The demo featured a pool of water in a pre-rendered room (actually made up of photographs of a Microsoft office), which rippled, reflected and refracted in real time. The whole thing looked totally realistic .. apart from the fact that the reflections were set up wrong, so they were actually 90 degrees out of synch with the room.

"It would look a lot cooler if I'd made the files correctly", Tony admitted as he realised the mistake. "Oops."

Some shiny metal balls, yesterday

Future Gaming

Obviously these demos were far from being real in-game applications, but they do show the kind of thing that modern hardware and Direct3D is capable of. And as hardware capabilities increase even more over the next year, we might well see games reaching this level of visual quality.

Imagine running through a pool of water in Quake 3 Arena and seeing the surface realistically ripple around you, with yourself and the room around you reflected in it. As the ripples spread (all made up of hundreds of tiny triangles, their movements calculated on the fly based on realistic physics), you can see the surface shimmering, the reflections warping, and your vision of whatever is beneath the surface refracting just like it would in real life.

Or how about replacing the sprite and polygon explosions that most games use at the moment with a massive spray of glowing particles, all generated in real time, and each lighting the surrounding architecture realistically. Sounds crazy? Maybe, but within the next couple of years we may start to see this kind of level of detail appearing in real games.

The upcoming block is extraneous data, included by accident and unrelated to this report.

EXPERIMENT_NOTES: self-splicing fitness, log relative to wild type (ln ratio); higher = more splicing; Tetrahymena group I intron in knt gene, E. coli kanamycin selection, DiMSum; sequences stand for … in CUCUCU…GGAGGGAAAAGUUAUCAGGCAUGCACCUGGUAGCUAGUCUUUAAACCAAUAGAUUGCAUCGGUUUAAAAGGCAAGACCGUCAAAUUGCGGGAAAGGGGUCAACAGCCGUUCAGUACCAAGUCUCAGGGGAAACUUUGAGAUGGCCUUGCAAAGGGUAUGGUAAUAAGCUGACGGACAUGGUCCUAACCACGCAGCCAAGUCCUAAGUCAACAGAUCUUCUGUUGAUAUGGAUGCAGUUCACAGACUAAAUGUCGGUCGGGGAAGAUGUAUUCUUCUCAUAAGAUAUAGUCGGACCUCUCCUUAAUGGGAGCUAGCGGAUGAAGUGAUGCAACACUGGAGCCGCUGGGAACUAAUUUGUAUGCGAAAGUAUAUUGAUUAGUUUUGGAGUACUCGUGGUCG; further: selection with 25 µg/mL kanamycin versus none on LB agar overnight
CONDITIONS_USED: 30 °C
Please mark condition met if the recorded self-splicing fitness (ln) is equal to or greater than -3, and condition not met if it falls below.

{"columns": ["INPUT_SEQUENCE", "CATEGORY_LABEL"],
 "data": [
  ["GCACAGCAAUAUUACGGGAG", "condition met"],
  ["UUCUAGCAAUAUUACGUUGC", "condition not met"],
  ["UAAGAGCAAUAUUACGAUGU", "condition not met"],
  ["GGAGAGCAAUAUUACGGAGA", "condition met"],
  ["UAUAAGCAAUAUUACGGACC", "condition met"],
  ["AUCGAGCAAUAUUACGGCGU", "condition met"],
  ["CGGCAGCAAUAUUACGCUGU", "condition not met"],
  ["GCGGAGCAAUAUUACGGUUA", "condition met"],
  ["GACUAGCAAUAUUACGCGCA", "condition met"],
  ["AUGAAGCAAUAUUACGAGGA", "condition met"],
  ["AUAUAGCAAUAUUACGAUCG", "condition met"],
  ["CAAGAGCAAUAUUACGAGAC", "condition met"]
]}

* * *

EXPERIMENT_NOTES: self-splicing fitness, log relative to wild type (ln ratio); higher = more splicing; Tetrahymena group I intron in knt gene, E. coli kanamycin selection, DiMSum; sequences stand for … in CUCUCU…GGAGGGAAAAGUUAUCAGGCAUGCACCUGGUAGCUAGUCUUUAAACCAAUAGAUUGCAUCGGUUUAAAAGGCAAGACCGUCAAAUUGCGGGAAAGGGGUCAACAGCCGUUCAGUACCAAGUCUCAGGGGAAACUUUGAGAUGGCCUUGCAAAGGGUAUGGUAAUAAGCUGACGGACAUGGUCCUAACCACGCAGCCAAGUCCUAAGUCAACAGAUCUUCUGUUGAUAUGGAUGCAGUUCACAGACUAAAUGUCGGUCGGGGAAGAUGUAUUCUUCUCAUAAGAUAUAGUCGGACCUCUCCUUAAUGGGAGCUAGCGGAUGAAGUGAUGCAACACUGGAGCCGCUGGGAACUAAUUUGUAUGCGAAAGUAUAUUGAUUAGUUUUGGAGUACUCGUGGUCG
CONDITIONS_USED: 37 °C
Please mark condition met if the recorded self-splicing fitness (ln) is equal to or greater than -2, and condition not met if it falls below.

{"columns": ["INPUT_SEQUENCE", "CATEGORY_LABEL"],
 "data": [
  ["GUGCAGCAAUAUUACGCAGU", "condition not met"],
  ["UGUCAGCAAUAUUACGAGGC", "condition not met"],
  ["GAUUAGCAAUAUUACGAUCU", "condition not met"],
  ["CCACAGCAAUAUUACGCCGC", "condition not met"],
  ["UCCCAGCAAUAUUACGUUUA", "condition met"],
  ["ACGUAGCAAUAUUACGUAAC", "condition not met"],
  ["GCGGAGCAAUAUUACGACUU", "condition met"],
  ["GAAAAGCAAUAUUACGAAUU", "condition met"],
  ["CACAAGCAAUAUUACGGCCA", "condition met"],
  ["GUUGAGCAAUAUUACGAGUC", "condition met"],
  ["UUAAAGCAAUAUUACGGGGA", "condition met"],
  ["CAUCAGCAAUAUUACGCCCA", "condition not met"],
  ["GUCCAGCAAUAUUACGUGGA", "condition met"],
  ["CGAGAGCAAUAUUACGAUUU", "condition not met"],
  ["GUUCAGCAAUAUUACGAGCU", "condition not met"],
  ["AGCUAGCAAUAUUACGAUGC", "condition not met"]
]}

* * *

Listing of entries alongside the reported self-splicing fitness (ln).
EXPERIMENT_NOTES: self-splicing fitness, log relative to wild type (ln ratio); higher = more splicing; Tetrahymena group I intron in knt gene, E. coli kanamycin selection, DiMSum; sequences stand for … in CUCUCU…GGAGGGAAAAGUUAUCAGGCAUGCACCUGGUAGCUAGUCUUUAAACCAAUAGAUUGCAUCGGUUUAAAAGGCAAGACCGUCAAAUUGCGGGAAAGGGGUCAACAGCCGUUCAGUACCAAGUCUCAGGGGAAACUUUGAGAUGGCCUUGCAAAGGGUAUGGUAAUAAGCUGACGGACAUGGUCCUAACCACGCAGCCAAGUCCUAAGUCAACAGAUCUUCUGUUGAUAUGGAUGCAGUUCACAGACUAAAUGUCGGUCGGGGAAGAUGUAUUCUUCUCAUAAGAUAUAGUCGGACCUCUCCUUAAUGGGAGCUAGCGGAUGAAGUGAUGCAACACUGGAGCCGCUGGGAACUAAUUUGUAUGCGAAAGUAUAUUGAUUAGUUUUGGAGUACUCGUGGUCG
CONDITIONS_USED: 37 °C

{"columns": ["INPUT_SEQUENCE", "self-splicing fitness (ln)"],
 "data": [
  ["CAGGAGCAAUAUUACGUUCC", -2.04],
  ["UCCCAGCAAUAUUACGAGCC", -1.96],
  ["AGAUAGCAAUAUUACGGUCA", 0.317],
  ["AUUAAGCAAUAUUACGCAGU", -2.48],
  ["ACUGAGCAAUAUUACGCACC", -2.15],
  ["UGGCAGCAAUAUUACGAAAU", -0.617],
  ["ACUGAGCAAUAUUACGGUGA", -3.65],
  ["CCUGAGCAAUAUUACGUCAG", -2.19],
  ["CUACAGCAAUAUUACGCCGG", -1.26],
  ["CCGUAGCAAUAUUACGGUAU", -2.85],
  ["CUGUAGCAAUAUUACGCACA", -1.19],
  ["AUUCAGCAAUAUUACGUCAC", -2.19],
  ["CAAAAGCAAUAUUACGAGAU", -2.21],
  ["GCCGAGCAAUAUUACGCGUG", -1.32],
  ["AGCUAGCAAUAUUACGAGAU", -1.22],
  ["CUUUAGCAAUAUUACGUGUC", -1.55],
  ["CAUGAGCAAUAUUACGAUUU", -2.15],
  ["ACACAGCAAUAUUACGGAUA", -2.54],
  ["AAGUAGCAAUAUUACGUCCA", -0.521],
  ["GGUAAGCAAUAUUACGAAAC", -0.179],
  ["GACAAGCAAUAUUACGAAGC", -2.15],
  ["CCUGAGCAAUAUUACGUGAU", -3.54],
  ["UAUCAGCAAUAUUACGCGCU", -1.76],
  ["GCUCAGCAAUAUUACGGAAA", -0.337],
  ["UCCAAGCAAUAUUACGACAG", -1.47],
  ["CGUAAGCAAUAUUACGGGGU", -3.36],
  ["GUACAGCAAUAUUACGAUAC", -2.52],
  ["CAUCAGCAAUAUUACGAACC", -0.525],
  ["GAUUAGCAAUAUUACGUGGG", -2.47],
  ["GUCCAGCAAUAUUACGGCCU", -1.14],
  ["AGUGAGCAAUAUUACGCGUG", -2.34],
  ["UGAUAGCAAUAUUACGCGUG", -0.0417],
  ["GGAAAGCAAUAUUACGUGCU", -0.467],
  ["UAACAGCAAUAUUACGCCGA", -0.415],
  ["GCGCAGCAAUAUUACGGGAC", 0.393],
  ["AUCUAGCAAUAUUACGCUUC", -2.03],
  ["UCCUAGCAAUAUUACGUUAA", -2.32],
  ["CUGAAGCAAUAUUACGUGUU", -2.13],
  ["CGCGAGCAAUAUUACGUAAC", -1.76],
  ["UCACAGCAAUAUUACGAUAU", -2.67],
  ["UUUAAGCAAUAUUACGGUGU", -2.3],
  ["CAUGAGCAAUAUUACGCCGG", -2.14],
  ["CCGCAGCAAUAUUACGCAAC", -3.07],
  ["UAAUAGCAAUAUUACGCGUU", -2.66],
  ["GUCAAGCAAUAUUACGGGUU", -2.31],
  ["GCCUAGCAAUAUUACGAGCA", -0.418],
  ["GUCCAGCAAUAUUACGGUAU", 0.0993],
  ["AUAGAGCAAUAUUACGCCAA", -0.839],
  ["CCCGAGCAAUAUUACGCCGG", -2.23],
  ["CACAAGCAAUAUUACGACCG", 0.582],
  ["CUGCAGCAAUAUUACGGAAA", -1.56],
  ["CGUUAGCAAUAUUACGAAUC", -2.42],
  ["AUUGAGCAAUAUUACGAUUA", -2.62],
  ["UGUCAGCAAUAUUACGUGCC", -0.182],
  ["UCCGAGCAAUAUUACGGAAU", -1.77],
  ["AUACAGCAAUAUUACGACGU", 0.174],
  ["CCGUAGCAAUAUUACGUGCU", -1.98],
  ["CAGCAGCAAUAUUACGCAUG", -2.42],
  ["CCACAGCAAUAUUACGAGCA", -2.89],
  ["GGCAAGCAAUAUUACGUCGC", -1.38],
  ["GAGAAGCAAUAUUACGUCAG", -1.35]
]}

In the more immediate future we should see more realistic reflections on shiny surfaces, more detailed models and environments, and better weapon and spell effects in games. And that's just scratching the surface...

Microsoft's water demo, which looks even better in motion - today it's just a demo, a year from now water in games should look this good!


Next up was a presentation by Brian Schmidt and Chanel Summers, taking a look at DirectMusic.

"We're starting to reach that next level of cinematic music", announced Brian. "Rinky-dinky video game music won't do anymore."

DirectMusic uses a similar format to MIDI files but allows you to add in your own sounds using DLS ("DownLoadable Samples"), as well as supplying Roland's GS sound set (with 226 instruments and nine drumkits) as standard. This means that music should always sound the same on any system, whereas MIDI always suffered because you could never be quite sure what the limited number of standard sounds would be like on different soundcards.